Before many of you even clicked on the site today or perused this review, you already had formed your opinion about this film sight unseen. And full disclosure up front, having seen all the previous films (being I think the only person on this staff to have even seen a previous film) and having read the books, you might have some opinion about my objectivity, my sexuality, or my sanity. As the final film in this series, you would think The Twilight Saga: Breaking Dawn – Part 2 would be crushed under the weight of what has been one of the biggest pop culture phenomena of our time. Which is why it’s surprising even to me as a quasi-fan, that this film ends up actually shedding its troubles in more ways than one (this should have been a R rated film) and delivering on all the silly fun it kept bottled in during the previous movies. Operating as both a great piece of fan service and an actual honest to God film, The Twilight Saga: Breaking Dawn – Part 2 is more than a fitting end to the saga that has dominated multiplexes since 2008.
Now that I have lost half of the site’s readership in one paragraph (I’m assuming the rest of you are either Twilight fans, generally interested in film criticism or gluttons for punishment), I can move on to further analysis of this movie. After an impressive opening credits sequence, the flick starts right where the last one left off, with our heroine Bella (Kristen Stewart) surviving the most horrific childbirth in the history of the world by becoming a vampire. After some early tests of her new skills, her self control (she finds out Jake (Taylor Lautner) has imprinted on her daughter, which would be tough for any mom to swallow) and some sexy times with Edward (the first instance of me questioning the PG-13 rating), Bella is acquitting to vampire life quite nicely with her love Edward (Robert Pattinson) and her half mortal/immortal daughter Renesmee. But this peace is not meant to last, as after a misunderstanding with another vampire from a familiar coven brings the all-powerful Volturi clan to Forks to enact some judgement. From there the film builds the tension and delivers one of the best, most violent, batshit crazy, confusing, altogether refreshing battle scenes you will ever see and a satisfying end to this crazy franchise.
The Twilight films have never been about subtly and all of the problems usually associated with the series are on full display here. However, due to the narrative shifting away from being about strictly Edward and Bella getting together, this movie was able to embrace the problems and craft a story that is compelling and worthy of being a film. The hallmark of enjoyable movies are that even if they require suspension of disbelief, the story is presented in a way that operates as if they are truthful. Breaking Dawn-Part 2 does this very well, making the most foolish of situations and dialog seem organic. Even the imprinting stuff which I LOATHED in the books, was dealt with in such a nonchalant way the same amount of suspension of disbelief as Bruce Wayne surviving a nuclear blast at the end of The Dark Knight Rises, that scientists would take off their helmets in an alien atmosphere regardless of atmospheric readings in Prometheus, Gina Carano “acting” in Haywire, the GOP thinking they would win the election in a landslide by listening to conservative media…wait that has nothing to do with this movie. Back to the review.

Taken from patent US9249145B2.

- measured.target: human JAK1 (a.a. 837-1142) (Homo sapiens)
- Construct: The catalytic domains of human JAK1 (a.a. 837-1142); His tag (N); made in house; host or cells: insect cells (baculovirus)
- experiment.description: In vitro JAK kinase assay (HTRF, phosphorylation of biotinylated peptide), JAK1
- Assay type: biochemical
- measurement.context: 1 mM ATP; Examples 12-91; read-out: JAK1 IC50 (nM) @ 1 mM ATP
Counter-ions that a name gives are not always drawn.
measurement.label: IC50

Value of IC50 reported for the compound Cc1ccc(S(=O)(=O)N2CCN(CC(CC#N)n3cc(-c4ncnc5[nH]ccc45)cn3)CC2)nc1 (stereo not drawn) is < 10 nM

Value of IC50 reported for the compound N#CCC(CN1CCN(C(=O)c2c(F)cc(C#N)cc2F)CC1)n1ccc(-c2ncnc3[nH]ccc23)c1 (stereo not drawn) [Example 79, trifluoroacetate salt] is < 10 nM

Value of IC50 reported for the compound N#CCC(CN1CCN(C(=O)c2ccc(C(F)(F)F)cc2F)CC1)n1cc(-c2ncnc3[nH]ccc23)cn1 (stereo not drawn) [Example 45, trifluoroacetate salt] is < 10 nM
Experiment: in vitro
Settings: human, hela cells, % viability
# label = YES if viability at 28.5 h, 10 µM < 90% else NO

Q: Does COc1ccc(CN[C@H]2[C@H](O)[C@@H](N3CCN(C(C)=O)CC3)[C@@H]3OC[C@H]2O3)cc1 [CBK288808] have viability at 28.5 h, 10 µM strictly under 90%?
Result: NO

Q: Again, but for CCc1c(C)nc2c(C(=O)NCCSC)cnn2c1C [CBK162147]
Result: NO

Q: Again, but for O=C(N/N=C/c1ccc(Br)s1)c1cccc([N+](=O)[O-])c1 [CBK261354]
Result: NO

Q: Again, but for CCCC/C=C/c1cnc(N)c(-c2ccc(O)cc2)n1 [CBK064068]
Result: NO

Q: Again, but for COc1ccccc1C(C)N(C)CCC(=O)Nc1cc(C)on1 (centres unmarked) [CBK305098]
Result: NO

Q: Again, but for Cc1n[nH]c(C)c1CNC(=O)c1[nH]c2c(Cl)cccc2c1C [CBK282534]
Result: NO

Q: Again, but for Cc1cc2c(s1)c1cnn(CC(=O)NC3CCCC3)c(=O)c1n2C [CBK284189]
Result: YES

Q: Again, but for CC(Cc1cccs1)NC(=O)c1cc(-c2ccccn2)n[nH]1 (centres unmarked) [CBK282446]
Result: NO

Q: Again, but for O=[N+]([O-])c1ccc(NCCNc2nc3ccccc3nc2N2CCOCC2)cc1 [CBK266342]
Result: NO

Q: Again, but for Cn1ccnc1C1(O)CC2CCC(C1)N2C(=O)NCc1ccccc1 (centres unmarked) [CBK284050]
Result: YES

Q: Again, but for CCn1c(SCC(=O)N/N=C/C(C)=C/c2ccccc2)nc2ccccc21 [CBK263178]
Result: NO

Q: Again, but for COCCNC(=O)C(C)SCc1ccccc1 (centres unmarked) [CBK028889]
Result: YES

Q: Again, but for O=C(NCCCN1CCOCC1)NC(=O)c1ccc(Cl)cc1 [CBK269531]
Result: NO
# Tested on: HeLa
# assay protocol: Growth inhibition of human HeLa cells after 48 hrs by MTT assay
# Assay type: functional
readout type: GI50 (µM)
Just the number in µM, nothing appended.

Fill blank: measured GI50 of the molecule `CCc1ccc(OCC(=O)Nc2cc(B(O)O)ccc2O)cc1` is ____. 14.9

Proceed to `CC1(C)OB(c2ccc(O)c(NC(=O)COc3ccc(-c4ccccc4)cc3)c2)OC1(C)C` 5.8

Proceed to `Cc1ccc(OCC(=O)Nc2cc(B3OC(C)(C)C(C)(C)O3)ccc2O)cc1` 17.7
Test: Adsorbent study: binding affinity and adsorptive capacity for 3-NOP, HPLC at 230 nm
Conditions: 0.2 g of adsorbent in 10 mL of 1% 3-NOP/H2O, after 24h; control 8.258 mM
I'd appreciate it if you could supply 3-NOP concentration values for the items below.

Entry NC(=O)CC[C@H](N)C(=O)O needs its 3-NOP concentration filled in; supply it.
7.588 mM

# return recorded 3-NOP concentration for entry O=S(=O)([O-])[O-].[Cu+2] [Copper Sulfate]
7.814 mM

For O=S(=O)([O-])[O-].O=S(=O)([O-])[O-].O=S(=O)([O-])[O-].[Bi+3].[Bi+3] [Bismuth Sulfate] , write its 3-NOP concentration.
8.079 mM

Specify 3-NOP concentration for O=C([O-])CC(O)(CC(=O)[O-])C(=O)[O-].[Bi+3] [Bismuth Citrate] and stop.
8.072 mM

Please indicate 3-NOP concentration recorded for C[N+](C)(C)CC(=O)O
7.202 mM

What this film benefits from is having someone like Bill Condon at the helm, who is unafraid to indulge in a little bit of fan service but doesn’t have a problem deviating from the source material. The big battle sequence at the end that I keep talking about is not something that is explicitly in the book, but by committing it to screen, the creators have given the general audience some unexpected action and allow the fans of the material their dream ending without sacrificing the integrity of the source material. I’m still confused as to how one is able to show two vampires ripping someone’s head off by prying open his mouth and still maintain a PG-13 rating, but whatever I don’t care, it was great.
The acting in this film is nothing to write home about, but I will say that all of the actors really have fun just chewing into the scenery. I mean when you have to shout lines like “You named my daughter after the Loch Ness monster!” it is best to treat the proceedings with kind of a wink, no? Even when they are being completely serious, Condon allows the actors a ton of room to poke fun at themselves. Michael Sheen’s cackle and facial expressions at the end of this film might be worth the price of admission alone and many other noticeable actors pop up in fun supporting roles like Lee Pace, Rami Malek and Wendell Pierce.
All in all, Twilight never was for everyone and this last film certainly won’t be. However going in with an open mind, you’ll find this is the most enjoyable and playful film in the franchise and not a terrible time at the movies.